In marriage and relationship counseling, couples learn in depth about the difference between the act of caring and the act of caretaking. The topic deserves the extra time and attention; it is crucial to learn the difference. Not understanding it can mean one spouse’s genuine efforts to be kind and loving can be a source of marital discord. It’s an unfortunate fact that well-meaning attempts to show care can take the marriage into “needs to be saved” territory.

Here’s the critical difference between caretaking vs. caring for:

Caretaking: When we take care of our partner in an intimate relationship, the dynamic in the relationship becomes a parent-child one. This dynamic kills intimacy and sexual desire. Gradually, partners on the receiving end of caretaking feel controlled, inadequate, and slowly resentful. In addition, they receive the message that they are incapable of – or not smart enough to be – taking care of themselves. The partner also perceives they are not inherently lovable. They learn that in order to be loved, they must do things for the caretaking partner at the expense of their own well-being. This dynamic eventually makes the partner feel exhausted, taken advantage of, and angry that no matter what they do, nothing is good enough.

Caring for: When spouses engage instead in caring for each other, both partners perceive a sense of genuine kindness and reward of feeling fulfilled. Caring for without caretaking remains respectful to the boundaries of self and others. It is supportive but not intrusive. It enhances intimacy, bringing sensuality and love to the relationship which strengthens the bond between the couple.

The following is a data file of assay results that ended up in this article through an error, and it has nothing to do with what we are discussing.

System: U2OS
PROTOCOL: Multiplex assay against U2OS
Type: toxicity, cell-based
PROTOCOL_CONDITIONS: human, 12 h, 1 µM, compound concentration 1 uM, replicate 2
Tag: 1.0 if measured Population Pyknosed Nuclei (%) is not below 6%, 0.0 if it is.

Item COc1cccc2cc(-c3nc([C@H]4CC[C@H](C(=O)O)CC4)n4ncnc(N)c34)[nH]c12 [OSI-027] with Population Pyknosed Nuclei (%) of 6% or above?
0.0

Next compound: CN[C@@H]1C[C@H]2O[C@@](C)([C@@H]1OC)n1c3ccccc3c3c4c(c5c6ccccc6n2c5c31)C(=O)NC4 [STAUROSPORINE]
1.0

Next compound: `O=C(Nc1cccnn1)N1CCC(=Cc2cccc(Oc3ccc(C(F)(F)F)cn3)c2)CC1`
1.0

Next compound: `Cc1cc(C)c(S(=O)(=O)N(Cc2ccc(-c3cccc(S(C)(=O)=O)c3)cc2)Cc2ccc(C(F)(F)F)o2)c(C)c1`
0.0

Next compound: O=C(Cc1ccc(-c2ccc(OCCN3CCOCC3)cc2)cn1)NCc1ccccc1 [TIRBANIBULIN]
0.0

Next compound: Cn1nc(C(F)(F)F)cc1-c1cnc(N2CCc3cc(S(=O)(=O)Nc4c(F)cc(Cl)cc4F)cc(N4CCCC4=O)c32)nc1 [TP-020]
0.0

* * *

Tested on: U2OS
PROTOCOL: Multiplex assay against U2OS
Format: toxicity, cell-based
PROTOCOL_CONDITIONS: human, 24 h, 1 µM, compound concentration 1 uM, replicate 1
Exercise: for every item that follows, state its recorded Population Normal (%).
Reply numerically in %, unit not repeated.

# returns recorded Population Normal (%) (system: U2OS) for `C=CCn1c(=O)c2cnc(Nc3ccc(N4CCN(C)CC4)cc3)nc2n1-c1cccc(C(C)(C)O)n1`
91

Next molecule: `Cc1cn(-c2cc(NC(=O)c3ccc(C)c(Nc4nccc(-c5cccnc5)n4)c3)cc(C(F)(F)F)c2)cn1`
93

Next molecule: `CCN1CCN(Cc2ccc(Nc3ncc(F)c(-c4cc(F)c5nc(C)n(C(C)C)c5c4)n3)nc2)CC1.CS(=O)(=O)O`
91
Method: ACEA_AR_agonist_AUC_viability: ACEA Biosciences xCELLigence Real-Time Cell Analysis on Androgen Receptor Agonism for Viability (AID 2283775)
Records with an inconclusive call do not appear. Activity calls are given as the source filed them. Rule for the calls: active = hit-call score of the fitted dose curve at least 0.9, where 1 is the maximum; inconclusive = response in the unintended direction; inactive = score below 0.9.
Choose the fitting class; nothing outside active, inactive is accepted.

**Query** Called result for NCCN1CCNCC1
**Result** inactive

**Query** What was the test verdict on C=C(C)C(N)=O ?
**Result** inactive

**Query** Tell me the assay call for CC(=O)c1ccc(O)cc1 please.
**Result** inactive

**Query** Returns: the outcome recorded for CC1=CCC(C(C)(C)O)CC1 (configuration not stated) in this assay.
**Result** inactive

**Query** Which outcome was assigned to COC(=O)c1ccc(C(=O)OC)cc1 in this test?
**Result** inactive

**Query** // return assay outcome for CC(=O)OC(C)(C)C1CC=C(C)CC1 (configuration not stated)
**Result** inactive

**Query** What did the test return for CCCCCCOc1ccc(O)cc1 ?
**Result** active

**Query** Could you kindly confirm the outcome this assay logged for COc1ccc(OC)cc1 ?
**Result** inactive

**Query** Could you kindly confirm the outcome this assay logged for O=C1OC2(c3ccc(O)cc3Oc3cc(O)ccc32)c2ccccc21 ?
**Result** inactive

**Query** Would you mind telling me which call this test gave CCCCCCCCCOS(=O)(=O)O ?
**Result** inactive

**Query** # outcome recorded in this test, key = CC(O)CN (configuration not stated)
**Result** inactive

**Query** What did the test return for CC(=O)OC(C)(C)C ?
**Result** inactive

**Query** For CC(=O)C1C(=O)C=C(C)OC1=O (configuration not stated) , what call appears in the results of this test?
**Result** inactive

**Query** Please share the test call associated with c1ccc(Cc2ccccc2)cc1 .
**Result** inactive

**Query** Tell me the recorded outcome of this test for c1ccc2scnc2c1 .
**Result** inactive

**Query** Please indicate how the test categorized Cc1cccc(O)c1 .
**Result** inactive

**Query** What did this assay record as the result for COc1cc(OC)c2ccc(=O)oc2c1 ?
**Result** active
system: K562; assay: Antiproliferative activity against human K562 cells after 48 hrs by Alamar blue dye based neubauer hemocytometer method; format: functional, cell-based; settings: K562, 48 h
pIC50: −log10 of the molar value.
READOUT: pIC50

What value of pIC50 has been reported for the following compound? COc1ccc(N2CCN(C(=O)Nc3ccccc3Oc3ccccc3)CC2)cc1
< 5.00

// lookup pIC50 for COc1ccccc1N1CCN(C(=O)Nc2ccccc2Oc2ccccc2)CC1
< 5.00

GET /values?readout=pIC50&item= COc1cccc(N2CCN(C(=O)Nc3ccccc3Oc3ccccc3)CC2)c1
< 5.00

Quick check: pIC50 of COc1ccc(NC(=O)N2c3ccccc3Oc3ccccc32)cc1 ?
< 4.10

If you or your partner seem to have a problem with the distinction between caring for and caretaking, really consider seeking marriage counseling. Caretaking can be toxic and deadly to an otherwise good relationship, and it is imperative to address it. Spending some time and money addressing caretaking relationship issues and learning healthy “caring for” strategies can truly mean a happier, more fulfilling marriage and life. This is an area where couples therapy can be most effective, so if you need marriage help with caretaking, take heart. Don’t deny yourself and your spouse the peace and happiness that can result when healthy relationship behaviors take root.